Park: Open daily 09.00 – 17.30
Sale Kosku: Open daily 09.30 – 17.00, except Monday and Thursday.
Museum: Open daily 09.00 – 16.30, except Monday.
This is a complex of pavilions and gardens scattered over a large area of hills and valleys
overlooking the Bosphorus and surrounded by high walls. This second largest palace in Istanbul is now separated into various sections, each serving a different purpose. The 500,000 sq. m grove had always been reserved for the court, and the first mansion built here in the early 19th century was quickly followed by others. When Sultan Abdulhamid II, who was an overly suspicious person, decided that this palace offered better security, the complex soon developed into its present form.
During his thirty-three year reign, the sultan used this well-protected palace resembling a city within a city as his official quarters and harem. The different courtyards containing pavilions, pools, greenhouses, aviaries, workshops and servants' quarters were separated from each other by passageways and gates. There are two small and charming mosques situated outside the two main entrances.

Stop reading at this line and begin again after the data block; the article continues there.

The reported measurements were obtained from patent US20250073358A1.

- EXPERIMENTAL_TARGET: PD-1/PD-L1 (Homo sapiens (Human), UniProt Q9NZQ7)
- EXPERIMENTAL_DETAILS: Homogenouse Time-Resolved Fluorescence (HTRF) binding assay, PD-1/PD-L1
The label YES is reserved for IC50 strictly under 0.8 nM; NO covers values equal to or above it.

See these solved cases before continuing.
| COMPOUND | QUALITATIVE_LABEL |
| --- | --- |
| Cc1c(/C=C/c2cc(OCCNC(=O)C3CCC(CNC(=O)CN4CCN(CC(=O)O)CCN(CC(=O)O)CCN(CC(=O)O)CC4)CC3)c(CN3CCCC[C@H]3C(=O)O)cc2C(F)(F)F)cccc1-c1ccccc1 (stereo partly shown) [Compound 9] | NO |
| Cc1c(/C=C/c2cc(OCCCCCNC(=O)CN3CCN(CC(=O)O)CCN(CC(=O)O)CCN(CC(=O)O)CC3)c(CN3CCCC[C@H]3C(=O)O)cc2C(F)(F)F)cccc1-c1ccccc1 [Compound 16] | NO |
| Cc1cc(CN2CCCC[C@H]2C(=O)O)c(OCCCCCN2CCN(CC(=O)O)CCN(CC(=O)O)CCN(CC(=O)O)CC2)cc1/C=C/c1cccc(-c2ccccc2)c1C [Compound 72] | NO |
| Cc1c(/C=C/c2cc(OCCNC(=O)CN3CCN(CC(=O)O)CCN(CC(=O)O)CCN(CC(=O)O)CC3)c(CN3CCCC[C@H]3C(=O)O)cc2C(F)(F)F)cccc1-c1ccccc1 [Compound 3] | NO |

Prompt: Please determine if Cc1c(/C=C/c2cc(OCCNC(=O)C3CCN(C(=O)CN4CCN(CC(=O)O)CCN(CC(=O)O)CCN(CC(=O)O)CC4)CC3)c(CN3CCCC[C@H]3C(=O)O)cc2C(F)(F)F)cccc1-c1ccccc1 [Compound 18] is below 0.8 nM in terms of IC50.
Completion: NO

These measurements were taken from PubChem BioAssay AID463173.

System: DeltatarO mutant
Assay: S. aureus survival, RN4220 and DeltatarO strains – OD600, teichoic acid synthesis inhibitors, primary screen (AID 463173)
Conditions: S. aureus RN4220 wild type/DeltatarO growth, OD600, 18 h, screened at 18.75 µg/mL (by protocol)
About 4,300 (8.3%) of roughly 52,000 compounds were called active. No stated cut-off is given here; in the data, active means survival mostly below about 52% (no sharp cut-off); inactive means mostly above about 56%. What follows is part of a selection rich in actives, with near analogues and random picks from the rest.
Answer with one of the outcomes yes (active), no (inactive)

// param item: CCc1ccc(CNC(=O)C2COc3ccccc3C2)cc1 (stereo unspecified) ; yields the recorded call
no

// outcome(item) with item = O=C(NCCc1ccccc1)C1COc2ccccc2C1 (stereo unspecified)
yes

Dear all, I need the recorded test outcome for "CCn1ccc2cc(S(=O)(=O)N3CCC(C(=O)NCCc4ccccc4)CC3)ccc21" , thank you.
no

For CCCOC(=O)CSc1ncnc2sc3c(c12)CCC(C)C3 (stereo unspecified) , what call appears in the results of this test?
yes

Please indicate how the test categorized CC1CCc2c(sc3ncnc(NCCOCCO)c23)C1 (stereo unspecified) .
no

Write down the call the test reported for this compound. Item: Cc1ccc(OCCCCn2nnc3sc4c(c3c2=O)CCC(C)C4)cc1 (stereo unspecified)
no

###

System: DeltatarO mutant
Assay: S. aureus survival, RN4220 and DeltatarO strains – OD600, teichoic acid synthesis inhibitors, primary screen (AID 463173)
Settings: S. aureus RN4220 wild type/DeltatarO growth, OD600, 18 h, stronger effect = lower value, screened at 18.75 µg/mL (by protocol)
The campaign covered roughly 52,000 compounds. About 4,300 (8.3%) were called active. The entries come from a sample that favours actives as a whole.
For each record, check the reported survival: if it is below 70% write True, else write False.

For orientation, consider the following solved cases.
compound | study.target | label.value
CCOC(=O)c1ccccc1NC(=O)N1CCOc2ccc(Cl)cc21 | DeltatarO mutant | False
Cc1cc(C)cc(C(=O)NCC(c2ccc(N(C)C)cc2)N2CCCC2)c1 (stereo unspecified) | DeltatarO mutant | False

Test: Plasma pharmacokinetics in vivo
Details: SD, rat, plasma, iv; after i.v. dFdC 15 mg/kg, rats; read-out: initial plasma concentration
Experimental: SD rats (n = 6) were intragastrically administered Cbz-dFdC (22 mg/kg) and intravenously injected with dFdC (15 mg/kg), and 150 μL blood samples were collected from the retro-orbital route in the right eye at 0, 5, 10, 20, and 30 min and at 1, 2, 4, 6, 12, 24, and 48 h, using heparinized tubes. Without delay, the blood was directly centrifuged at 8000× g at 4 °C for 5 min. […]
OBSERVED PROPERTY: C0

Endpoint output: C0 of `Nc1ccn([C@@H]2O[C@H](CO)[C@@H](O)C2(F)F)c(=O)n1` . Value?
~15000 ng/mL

The main entrance of the Yildiz Palace is up the hill from Besikta§. The Muayede Pavilion to the left of the entrance is now being renovated as a new museum. Also on the left side are the single-storied Qt Pavilion, where the guests of the sultan were accommodated, and the entrance to the harem. On the opposite side stood the offices of the military officers in charge, the Yaveran chambers. The greenhouse and the theater in the harem section are attractive examples of their kind.
The Yildiz Palace Museum and the Municipal Museum of Istanbul are also in this complex. The Palace museum was founded in 1994 and it occupies the former carpentry workshops. Carved and painted wooden artifacts, thrones, porcelain produced in the palace workshops, and other objects from the palace are exhibited here, while in the Municipal Museum next to it glass and porcelain wares, silverware, paintings depicting Istanbul and a rare 16th century oil lamp are on display.
Open Hours: Open 09:30-16:00 daily, except Monday & Thursday (October to February: 09:00-15:00)